- Speech to the Constitutional Convention (September 17, 1787); reported in James Madison, Journal of the Federal Convention, ed. E. H. Scott (1893), p. 742.
- Whilst the last members were signing it Doctor Franklin looking towards the President's Chair, at the back of which a rising sun happened to be painted, observed to a few members near him, that Painters had found it difficult to distinguish in their art a rising from a setting sun. "I have," said he, "often and often in the course of the Session, and the vicissitudes of my hopes and fears as to its issue, looked at that behind the President without being able to tell whether it was rising or setting: But now at length I have the happiness to know that it is a rising and not a setting Sun."
- At the signing of the United States Constitution, Journal of the Constitutional Convention (17 September 1787).
- A lady asked Franklin: "Well, Doctor, what have we got—a Republic or a Monarchy?". Franklin replied: "A Republic, if you can keep it."
- From a note of uncertain date by Dr. James McHenry. In a footnote he added that "The lady here aluded to was Mrs. Powel of Philada." Published in The American Historical Review, v. 11, p. 618. At the close of the Constitutional Convention of 1787
- Has not the famous political Fable of the Snake, with two Heads and one Body, some useful Instruction contained in it? She was going to a Brook to drink, and in her Way was to pass thro’ a Hedge, a Twig of which opposed her direct Course; one Head chose to go on the right side of the Twig, the other on the left, so that time was spent in the Contest, and, before the Decision was completed, the poor Snake died with thirst.
- Queries and Remarks Respecting Alterations in the Constitution of Pennsylvania reported in Albert H. Smyth, ed., The Writings of Benjamin Franklin (1907), vol. 10, pp. 57–58.
- Do not anticipate trouble, or worry about what may never happen. Keep in the sunlight.
- As quoted in Dictionary of Thoughts (1908) by Tryon Edwards, p. 22.
- The art of concluding from experience and observation consists in evaluating probabilities, in estimating if they are high or numerous enough to constitute proof. This type of calculation is more complicated and more difficult than one might think. It demands a great sagacity generally above the power of common people. The success of charlatans, sorcerors, and alchemists — and all those who abuse public credulity — is founded on errors in this type of calculation.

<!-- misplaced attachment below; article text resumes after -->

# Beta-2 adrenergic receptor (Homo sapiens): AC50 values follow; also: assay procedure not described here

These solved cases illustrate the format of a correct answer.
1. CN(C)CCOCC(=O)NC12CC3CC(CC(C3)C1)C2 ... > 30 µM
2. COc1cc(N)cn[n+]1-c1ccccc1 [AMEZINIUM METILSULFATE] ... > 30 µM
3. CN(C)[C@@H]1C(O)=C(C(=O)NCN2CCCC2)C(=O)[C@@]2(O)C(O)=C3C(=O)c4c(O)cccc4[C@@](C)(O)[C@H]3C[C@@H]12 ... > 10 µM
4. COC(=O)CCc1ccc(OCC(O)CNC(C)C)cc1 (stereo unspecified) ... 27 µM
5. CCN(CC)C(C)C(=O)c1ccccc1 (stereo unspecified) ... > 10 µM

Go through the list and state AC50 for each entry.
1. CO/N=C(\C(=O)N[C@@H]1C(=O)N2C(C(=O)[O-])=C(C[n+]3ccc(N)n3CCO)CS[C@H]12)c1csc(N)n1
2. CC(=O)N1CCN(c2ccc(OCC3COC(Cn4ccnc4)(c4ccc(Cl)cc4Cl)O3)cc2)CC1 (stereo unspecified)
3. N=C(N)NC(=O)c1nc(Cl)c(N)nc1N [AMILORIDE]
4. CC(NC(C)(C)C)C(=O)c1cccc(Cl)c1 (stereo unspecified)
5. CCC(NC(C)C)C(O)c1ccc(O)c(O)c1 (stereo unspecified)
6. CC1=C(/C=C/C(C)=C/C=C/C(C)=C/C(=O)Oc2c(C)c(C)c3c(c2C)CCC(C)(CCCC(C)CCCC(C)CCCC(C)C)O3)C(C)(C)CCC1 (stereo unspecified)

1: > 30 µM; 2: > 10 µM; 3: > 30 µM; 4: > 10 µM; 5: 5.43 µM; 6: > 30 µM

- Slavery is such an atrocious debasement of human nature, that its very extirpation, if not performed with solicitious care, may sometimes open a source of serious evils. The unhappy man who has been treated as a brute animal, too frequently sinks beneath the common standard of the human species. The galling chains, that bind his body, do also fetter his intellectual faculties, and impair the social affections of his heart… To instruct, to advise, to qualify those, who have been restored to freedom, for the exercise and enjoyment of civil liberty… and to procure for their children an education calculated for their future situation in life; these are the great outlines of the annexed plan, which we have adopted.
- For the Pennsylvania Society for Promoting the Abolition of Slavery (1789). As quoted in Writings (1987), p. 1154-1155.
- God grant, that not only the Love of Liberty, but a thorough Knowledge of the Rights of Man, may pervade all the Nations of the Earth, so that a Philosopher may set his Foot anywhere on its Surface, and say, 'This is my Country.'
- Letter to David Hartley (December 4, 1789); reported in Albert H. Smyth, ed., The Writings of Benjamin Franklin (1907), Volume 10, p. 72; often quoted as, "Where liberty dwells, there is my country".